Health bosses spoke of plans to open a new treatment facility in Lewes last week.
At a meeting of the Health Overview and Scrutiny Committee on Thursday (June 28), councillors heard from representatives of the High Weald Lewes Havens CCGs about plans to convert the Minor Injuries Unit at Lewes Victoria Hospital into an Urgent Treatment Centre (UTC).
While proposals are still at an early stage, the CCG representatives said the proposed centre would have more staff and be able to treat a wider range of non-emergency illnesses and injuries.
During the meeting Lewes district councillor Susan Murray asked for more details about the plans. She said: “I can see that what is provided there at the moment is probably quite a long way from what you would be expecting from a UTC.
“I also would like to know what extra services we can actually expect from a UTC and how you will advertise them so people in Lewes actually know that those facilities are readily available.”
Cllr Murray also asked about how the proposals would work alongside the new Lewes health hub, which is to be built as part of the North Street Quarter development.
Hugo Luck, associate director of delivery at the High Weal Lewes Havens CCG, said the new centre would not be duplicating the services provided by the health hub but would mean patients needing same-day care could be referred to the UTC instead.
Mr Luck said: “Probably the major difference people would notice between a MIU and a UTC is medical oversight. With a medical presence there you can treat a far greater range of minor illnesses.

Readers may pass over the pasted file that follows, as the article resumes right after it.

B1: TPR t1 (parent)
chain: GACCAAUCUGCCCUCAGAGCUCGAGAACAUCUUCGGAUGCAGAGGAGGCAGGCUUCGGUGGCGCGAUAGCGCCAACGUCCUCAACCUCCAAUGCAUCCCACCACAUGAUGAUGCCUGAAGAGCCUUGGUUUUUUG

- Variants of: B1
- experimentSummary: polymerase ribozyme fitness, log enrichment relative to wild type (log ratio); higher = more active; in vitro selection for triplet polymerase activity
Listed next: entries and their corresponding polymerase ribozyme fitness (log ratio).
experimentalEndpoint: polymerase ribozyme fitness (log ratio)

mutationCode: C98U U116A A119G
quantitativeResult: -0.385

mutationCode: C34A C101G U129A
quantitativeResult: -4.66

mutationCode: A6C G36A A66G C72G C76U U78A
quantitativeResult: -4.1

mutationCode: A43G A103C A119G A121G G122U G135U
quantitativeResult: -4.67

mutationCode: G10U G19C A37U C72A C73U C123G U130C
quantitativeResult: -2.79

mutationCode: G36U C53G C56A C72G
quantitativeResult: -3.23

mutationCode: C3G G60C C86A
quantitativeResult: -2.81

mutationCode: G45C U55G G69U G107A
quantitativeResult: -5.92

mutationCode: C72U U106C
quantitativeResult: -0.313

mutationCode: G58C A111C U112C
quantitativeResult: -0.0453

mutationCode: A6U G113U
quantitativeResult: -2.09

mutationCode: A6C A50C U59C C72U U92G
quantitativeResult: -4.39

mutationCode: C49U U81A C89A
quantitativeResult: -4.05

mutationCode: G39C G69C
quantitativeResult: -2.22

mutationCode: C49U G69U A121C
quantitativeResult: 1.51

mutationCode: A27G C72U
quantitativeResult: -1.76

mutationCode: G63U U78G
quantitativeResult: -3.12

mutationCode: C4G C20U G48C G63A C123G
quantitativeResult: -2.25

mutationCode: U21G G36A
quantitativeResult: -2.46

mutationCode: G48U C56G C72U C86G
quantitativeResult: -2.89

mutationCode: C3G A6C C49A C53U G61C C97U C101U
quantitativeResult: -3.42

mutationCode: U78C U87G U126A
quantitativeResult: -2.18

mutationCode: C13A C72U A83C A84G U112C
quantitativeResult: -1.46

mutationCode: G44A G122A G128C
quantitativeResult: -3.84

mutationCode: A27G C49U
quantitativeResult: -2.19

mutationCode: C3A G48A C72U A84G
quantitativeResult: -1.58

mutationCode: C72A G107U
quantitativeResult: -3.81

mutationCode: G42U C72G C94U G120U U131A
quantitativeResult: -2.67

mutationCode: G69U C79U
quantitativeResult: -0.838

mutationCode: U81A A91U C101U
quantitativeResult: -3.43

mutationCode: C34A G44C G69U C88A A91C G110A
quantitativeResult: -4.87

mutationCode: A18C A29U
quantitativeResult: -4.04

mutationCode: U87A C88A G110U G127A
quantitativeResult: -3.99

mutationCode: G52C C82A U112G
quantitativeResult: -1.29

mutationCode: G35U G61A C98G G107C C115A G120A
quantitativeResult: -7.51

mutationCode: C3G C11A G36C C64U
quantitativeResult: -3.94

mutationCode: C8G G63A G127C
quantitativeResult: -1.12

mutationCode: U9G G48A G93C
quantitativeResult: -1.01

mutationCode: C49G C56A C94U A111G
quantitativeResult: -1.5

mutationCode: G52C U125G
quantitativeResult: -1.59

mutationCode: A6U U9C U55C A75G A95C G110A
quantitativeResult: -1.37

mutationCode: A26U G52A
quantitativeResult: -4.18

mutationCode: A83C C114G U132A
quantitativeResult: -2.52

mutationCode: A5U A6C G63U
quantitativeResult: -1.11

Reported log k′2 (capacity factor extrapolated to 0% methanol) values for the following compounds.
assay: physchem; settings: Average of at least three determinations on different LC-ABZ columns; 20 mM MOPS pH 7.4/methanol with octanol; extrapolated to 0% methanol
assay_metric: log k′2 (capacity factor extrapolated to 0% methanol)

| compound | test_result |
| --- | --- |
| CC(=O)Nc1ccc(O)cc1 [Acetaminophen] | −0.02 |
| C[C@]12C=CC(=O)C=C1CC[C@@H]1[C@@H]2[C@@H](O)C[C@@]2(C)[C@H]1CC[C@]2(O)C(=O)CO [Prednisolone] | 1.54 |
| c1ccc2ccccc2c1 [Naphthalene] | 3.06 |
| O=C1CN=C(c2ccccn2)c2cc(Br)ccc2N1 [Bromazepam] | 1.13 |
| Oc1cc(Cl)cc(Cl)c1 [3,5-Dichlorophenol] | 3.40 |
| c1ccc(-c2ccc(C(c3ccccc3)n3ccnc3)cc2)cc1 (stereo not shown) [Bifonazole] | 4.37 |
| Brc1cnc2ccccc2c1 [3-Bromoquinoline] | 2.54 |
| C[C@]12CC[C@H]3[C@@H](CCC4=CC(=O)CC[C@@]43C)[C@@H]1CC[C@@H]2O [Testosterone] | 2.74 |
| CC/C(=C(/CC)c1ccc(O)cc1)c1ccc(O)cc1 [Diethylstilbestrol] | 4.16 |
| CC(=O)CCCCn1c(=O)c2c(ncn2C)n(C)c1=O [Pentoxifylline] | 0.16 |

“When I spoke to [this committee] last time, I said there are some patients who would be better seen to by their GP than an emergency department. [Similarly] a number of patients, who come to see their GP, could be seen by an emergency nurse practitioner, who are based at the UTC.”
Mr Luck said further details cannot yet be confirmed as the plans are still at a business case stage. But, he added, the conversion was likely to involve the redevelopment of an ‘under-utilised’ ward at Lewes Victoria Hospital into consulting rooms.
He said: “Because we’ve got the staff trained up, the medical model is agreed and the funding is in place I have every confidence that, subject to the building work being completed, we would be able to be live in December.”
Information about the services offered by the UTC is expected to be part of public awareness campaign in the future, Mr Luck said.
During the meeting councillors heard that wider work on the creating integrated UTCs in East Sussex has been delayed due to issues in finding a bidder to run the countywide NHS 111 helpline.